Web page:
Mental Health Courts Work

The Urban Institute has released a new evaluation that shows that participants in two New York City mental health courts are significantly less likely to re-offend than similar offenders whose cases are handled in the traditional court system.

The Urban Institute compared participants in the Brooklyn Mental Health Court, a demonstration project of the Center for Court Innovation, and the Bronx Mental Health Court with two matched sets of offenders who were identified as having mental health disorders while held at Rikers Island. Among other findings, the study found that re-arrest rates for participants in both the Brooklyn and Bronx Mental Health Courts were significantly lower than for the comparison groups.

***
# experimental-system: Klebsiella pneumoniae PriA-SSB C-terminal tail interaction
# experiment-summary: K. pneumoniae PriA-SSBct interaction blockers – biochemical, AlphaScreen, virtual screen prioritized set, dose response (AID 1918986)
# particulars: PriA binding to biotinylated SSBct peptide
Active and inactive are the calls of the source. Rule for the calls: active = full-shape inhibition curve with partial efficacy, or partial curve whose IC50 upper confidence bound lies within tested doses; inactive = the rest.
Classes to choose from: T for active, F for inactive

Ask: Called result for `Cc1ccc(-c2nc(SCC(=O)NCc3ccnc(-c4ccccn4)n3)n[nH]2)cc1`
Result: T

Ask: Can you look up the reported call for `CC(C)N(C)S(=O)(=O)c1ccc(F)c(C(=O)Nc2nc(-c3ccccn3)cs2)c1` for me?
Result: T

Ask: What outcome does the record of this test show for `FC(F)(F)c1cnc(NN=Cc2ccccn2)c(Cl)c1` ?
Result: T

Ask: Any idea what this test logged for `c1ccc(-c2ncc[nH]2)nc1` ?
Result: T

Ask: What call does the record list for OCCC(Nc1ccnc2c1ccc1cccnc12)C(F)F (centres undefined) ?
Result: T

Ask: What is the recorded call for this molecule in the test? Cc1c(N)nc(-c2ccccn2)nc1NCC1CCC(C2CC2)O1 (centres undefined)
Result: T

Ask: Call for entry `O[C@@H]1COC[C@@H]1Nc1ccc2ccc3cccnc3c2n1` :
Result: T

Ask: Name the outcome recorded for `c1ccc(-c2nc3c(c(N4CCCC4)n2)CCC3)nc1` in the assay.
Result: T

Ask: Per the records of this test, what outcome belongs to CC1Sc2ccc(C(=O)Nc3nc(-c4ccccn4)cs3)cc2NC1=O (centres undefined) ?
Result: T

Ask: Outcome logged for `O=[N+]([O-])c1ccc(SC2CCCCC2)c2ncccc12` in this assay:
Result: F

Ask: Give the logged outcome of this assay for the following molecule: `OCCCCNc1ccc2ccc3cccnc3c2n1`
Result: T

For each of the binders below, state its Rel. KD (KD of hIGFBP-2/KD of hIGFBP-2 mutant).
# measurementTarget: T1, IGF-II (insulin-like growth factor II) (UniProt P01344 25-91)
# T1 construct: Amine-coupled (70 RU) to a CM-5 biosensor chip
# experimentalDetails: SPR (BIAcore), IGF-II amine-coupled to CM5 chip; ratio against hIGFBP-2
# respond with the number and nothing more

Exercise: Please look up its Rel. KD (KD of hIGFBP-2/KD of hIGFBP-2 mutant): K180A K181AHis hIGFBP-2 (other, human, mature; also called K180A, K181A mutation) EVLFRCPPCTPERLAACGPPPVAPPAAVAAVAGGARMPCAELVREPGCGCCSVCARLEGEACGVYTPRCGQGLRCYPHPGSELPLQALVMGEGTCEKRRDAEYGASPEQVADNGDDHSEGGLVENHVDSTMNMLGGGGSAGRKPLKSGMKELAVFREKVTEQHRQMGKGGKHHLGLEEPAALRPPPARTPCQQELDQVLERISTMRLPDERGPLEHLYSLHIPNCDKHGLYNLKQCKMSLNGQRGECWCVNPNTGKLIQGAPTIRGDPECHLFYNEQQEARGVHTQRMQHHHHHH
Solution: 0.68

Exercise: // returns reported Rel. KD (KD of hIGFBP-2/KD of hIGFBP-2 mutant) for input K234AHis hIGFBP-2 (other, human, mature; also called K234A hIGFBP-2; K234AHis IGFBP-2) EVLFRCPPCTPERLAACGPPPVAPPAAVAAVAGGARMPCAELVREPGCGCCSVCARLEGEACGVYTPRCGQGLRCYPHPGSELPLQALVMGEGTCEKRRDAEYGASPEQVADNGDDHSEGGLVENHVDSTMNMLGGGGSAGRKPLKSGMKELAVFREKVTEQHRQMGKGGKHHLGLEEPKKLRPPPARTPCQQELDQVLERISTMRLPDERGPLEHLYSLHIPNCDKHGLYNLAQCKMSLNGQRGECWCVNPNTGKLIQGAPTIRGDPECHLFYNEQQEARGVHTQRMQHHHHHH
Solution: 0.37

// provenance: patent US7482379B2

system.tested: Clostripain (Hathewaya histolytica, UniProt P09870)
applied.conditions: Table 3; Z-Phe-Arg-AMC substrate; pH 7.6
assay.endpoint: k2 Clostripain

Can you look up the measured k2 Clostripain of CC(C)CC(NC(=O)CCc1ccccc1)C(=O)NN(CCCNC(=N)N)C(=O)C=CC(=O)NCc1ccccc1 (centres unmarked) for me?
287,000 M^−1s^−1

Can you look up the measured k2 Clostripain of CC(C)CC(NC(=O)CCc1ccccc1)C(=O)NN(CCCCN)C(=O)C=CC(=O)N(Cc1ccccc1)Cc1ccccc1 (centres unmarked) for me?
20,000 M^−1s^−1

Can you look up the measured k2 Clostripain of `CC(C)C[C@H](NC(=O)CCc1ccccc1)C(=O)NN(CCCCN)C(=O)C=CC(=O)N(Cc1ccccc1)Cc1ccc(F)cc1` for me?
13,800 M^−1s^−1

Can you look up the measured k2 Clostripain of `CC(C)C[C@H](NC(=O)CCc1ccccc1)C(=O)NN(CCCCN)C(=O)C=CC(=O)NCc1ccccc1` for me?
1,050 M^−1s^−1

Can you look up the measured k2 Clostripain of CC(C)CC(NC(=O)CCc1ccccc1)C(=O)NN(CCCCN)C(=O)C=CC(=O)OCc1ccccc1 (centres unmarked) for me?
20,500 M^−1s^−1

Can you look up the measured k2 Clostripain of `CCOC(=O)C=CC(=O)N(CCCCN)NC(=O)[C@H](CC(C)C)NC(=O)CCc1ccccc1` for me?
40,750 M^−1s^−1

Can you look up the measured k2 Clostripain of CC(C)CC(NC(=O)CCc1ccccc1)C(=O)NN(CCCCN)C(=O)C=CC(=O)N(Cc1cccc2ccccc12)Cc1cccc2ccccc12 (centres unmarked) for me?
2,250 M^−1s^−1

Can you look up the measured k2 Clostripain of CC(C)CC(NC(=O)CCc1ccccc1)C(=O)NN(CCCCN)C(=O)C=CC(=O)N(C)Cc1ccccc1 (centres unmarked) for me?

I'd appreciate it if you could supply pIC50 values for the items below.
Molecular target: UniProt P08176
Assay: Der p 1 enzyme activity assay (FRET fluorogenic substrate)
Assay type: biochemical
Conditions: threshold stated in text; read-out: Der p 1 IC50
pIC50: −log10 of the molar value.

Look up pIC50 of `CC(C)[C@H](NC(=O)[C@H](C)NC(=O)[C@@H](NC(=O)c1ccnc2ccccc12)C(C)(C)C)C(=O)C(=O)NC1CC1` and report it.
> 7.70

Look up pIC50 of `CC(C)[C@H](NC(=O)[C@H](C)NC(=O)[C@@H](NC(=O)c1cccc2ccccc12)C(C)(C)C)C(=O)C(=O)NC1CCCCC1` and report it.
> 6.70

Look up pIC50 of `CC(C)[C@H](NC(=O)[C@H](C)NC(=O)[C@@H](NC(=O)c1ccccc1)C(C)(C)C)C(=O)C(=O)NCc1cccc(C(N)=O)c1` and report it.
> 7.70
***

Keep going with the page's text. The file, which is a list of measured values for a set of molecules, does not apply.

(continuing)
Consistent with other research, the study documents that younger offenders re-offended at significantly higher rates than older offenders and that recidivism rates were not affected by the diagnoses of the offenders.

The Center for Court Innovation has extensive experience with mental health courts. In addition to helping to plan, implement, and conduct an earlier process and outcome evaluation of the Brooklyn Mental Health Court, the Center provides technical assistance to mental health courts across the state and the country.

To obtain more information from the Center for Court Innovation click  here.

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